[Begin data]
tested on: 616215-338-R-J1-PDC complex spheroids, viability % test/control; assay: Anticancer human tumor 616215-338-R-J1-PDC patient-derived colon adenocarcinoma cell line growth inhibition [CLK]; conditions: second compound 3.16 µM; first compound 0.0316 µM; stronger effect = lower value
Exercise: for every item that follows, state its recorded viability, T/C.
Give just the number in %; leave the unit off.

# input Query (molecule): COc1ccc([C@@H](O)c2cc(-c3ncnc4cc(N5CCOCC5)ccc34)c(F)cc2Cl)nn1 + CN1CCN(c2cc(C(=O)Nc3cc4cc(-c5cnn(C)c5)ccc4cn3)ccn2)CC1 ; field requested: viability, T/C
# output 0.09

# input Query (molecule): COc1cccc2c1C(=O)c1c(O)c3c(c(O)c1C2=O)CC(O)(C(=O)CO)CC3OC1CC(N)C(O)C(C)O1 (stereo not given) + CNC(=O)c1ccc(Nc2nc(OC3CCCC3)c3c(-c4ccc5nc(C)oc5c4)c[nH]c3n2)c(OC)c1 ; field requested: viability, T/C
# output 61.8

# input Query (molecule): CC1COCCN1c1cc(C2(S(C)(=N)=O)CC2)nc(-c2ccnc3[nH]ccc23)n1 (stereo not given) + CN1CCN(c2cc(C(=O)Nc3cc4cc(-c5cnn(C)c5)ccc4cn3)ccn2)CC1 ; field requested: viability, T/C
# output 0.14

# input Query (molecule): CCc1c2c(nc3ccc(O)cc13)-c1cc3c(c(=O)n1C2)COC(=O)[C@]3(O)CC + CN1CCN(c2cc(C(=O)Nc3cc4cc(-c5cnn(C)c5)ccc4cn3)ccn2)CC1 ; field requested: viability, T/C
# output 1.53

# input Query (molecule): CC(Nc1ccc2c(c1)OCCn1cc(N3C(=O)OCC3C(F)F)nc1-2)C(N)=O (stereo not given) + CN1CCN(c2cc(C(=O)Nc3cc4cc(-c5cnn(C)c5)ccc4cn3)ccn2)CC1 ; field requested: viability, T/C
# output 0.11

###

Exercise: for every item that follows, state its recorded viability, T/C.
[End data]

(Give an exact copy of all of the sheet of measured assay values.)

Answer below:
tested on: 616215-338-R-J1-PDC complex spheroids, viability % test/control; assay: Anticancer human tumor 616215-338-R-J1-PDC patient-derived colon adenocarcinoma cell line growth inhibition [CLK]; conditions: second compound 3.16 µM; first compound 0.0316 µM; stronger effect = lower value
Exercise: for every item that follows, state its recorded viability, T/C.
Give just the number in %; leave the unit off.

# input Query (molecule): COc1ccc([C@@H](O)c2cc(-c3ncnc4cc(N5CCOCC5)ccc34)c(F)cc2Cl)nn1 + CN1CCN(c2cc(C(=O)Nc3cc4cc(-c5cnn(C)c5)ccc4cn3)ccn2)CC1 ; field requested: viability, T/C
# output 0.09

# input Query (molecule): COc1cccc2c1C(=O)c1c(O)c3c(c(O)c1C2=O)CC(O)(C(=O)CO)CC3OC1CC(N)C(O)C(C)O1 (stereo not given) + CNC(=O)c1ccc(Nc2nc(OC3CCCC3)c3c(-c4ccc5nc(C)oc5c4)c[nH]c3n2)c(OC)c1 ; field requested: viability, T/C
# output 61.8

# input Query (molecule): CC1COCCN1c1cc(C2(S(C)(=N)=O)CC2)nc(-c2ccnc3[nH]ccc23)n1 (stereo not given) + CN1CCN(c2cc(C(=O)Nc3cc4cc(-c5cnn(C)c5)ccc4cn3)ccn2)CC1 ; field requested: viability, T/C
# output 0.14

# input Query (molecule): CCc1c2c(nc3ccc(O)cc13)-c1cc3c(c(=O)n1C2)COC(=O)[C@]3(O)CC + CN1CCN(c2cc(C(=O)Nc3cc4cc(-c5cnn(C)c5)ccc4cn3)ccn2)CC1 ; field requested: viability, T/C
# output 1.53

# input Query (molecule): CC(Nc1ccc2c(c1)OCCn1cc(N3C(=O)OCC3C(F)F)nc1-2)C(N)=O (stereo not given) + CN1CCN(c2cc(C(=O)Nc3cc4cc(-c5cnn(C)c5)ccc4cn3)ccn2)CC1 ; field requested: viability, T/C
# output 0.11

###

Exercise: for every item that follows, state its recorded viability, T/C.